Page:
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Resolution in Carrier Profiling Semiconductors by Scanning Spreading Resistance Microscopy and Scanning Frequency Comb Microscopy

Mark J. Hagmann*, Marwan S. Mousa1, and Dmitry A. Yarotski2

NewPath Research L.L.C., Salt Lake City, UT 84115, USA, 1Department of Physics, Mu’tah University, Al-Karak 61710, Jordan, 2Center for Integrated Nanotechnologies, Materials Physics and Applications Division, Los Alamos National Laboratory, Los Alamos, NM 87545, USA
Correspondence to: Hagmann MJ, Tel: +1-801-573-9853, Fax: +1-801-581-5281, E-mail: newpathresearch@gmail.com
Received August 1, 2017; Revised August 15, 2017; Accepted August 15, 2017.
This is an open-access article distributed under the terms of the Creative Commons Attribution Non-Commercial License (http://creativecommons.org/licenses/by-nc/4.0) which permits unrestricted noncommercial use, distribution, and reproduction in any medium, provided the original work is properly cited.
Abstract

High resolution measurements of the carrier profile in semiconductor devices is required as the semiconductor industry progresses from the 10-nm lithography node to 7-nm and beyond. We examine the factors which determine the resolution of the present method of scanning spreading resistance microscopy as well as such factors for the newer method of scanning frequency comb microscopy that is now under development. Also, for the first time, we consider the sensitivity of both methods to the location of heterogeneities in the semiconductor. In addition, mesoscopic effects on these measurements are considered for the first time. Two simple analytical models are extended to study the sensitivity to heterogeneities as well as mesoscopic effects.

Keywords : Carrier profiling, Scanning spreading resistance microscopy, Scanning frequency comb microscopy
INTRODUCTION

The semiconductor industry is progressing to finer lithography nodes, approximately doubling the number of components per chip each year in accordance with Moore’s Law (Mack, 2011) to meet the demand for higher performance. However, as the chip capacity in flash memory increased by 100-fold from 2005 to 2013 the number of reliable state changes decreased at each step to a finer lithography so the reliable capacity “has actually stagnated” (Chien & Karamcheti, 2013). Others emphasize the need for higher resolution in lithography at the finer nodes (Rathod et al., 2014) but we address the additional requirement for finer resolution in metrology to better characterize these devices.

Semiconductor metrology requires both dopant profiling and carrier profiling to determine the number of dopant atoms and carriers per unit volume. These two procedures are generally used together because dopant profiling verifies that the design was followed and carrier profiling validates the dopant profile and verifies the activation of the dopant atoms. Atom probe tomography provides sub-nm resolution in dopant profiling (Kelly & Miller, 2007) and we consider new technology to complement this with finer resolution in carrier profiling (Hagmann et al., 2015). The present method of scanning spreading resistance microscopy (SSRM) as well as our new technology of scanning frequency comb microscopy (SFCM) are defined in the following two paragraphs.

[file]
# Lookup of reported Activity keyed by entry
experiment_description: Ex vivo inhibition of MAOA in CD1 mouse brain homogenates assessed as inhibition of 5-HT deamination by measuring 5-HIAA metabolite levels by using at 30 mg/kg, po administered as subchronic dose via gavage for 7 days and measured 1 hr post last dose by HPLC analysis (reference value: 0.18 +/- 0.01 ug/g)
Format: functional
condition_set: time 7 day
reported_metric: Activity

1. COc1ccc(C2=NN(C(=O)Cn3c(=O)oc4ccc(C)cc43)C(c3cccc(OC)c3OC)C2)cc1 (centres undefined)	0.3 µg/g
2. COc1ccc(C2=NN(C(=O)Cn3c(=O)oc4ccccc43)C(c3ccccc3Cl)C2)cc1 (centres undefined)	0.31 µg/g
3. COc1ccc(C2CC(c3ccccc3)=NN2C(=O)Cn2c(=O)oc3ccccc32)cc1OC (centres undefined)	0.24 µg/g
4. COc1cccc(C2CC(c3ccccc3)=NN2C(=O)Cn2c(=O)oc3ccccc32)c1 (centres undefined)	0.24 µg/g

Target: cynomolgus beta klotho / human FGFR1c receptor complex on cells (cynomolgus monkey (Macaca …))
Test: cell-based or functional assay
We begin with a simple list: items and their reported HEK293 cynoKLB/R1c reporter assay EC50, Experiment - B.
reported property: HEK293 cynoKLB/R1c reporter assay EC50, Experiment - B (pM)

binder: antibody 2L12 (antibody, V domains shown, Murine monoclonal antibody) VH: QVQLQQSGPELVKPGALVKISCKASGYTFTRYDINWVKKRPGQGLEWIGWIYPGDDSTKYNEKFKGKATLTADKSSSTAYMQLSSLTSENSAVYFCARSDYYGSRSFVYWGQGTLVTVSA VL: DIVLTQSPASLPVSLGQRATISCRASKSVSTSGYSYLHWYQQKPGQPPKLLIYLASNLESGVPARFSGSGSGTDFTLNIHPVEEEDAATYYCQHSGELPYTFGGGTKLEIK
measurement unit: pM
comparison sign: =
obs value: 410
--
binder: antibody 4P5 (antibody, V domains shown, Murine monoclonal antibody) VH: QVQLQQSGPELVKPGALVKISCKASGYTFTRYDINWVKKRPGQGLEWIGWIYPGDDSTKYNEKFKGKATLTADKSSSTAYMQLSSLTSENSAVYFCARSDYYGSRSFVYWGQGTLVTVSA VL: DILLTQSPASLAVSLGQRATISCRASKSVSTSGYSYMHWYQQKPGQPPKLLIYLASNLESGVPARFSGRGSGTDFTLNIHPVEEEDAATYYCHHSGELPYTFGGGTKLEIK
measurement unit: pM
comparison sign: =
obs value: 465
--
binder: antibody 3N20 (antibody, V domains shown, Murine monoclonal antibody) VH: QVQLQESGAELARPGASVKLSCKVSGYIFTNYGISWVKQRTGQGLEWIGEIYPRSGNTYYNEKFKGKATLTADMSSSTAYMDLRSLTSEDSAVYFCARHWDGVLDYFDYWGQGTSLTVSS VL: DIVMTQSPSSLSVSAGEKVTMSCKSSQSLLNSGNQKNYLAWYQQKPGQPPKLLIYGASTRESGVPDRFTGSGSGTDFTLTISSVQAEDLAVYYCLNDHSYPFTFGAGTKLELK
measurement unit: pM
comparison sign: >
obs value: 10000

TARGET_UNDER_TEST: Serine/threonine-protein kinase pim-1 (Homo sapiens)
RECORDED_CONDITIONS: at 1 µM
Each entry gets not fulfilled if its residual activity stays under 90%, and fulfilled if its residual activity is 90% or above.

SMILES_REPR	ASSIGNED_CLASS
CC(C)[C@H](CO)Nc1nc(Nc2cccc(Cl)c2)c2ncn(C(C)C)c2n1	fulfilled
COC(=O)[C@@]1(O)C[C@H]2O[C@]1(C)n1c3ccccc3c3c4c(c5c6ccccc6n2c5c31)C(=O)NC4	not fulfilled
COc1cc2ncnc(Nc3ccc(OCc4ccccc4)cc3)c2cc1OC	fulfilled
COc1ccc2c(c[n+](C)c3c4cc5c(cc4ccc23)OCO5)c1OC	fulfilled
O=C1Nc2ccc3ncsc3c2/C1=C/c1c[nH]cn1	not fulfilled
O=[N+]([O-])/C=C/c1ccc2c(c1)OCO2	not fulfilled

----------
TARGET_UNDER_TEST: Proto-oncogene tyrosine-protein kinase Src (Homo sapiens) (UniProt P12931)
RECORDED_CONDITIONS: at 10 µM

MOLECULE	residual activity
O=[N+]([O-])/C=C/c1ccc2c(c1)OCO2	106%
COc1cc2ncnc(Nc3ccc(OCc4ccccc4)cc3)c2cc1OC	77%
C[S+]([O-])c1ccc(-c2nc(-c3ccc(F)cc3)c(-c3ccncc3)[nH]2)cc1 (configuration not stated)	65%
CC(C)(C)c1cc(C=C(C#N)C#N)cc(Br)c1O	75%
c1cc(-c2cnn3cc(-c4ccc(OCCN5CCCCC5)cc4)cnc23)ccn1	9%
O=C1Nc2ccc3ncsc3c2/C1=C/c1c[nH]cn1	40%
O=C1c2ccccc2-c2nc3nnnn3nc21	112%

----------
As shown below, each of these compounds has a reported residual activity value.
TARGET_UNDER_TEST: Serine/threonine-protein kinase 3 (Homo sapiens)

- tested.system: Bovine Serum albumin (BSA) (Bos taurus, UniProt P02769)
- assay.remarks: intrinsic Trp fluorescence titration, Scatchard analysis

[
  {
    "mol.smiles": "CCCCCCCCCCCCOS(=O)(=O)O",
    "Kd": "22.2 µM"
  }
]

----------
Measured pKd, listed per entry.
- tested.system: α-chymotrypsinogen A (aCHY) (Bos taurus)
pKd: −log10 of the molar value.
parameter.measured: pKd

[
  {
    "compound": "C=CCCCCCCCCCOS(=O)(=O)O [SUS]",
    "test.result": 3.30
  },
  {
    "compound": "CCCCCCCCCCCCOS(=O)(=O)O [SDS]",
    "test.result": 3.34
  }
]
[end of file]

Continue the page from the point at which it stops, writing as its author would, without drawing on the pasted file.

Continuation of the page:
SSRM is now the preferred method for carrier profiling at and below the 20-nm lithography node. In SSRM an accurately-controlled pressure, typically 15 GPa, is required to insert a probe of doped conductive diamond into a semiconductor to measure the spreading resistance at this contact (Hantschel et al., 2015). Comparison with previous measurements, made using this probe with the same applied direct current (DC) bias with standards having known concentrations of the same dopant, are interpolated to evaluate the local carrier density in the sample. Fragile three-dimensional (3D) structures such as Fin-FETs which are used at the finer lithography nodes must be disassembled, polished, and sectioned before SSRM studies (Vandervorst et al., 2014) because they would be destroyed by the high applied pressure. The diamond-probes must be normal to the sample surface to prevent sliding during their high-pressure insertion into a semiconductor which also complicates the testing of intact 3D structures.

In SFCM the semiconductor is the sample electrode in a scanning tunneling microscope (STM) (Hagmann et al., 2017). A mode-locked laser is focused on the STM tunneling junction to generate microwave harmonics at integer multiples of the laser pulse repetition rate (Hagmann et al., 2012) and the attenuation of each harmonic is measured as it propagates from the tunneling junction through the spreading resistance. Comparison of this attenuation with previous measurements made with standards is used to evaluate the local carrier density in the semiconductor. Fig. 1 is a block diagram of the apparatus for SFCM. The power in the microwave frequency comb is measured by two spectrum analyzers, one in the STM tip circuit and the other at a surface probe near the tunneling junction, to determine the attenuation that is caused by the spreading resistance.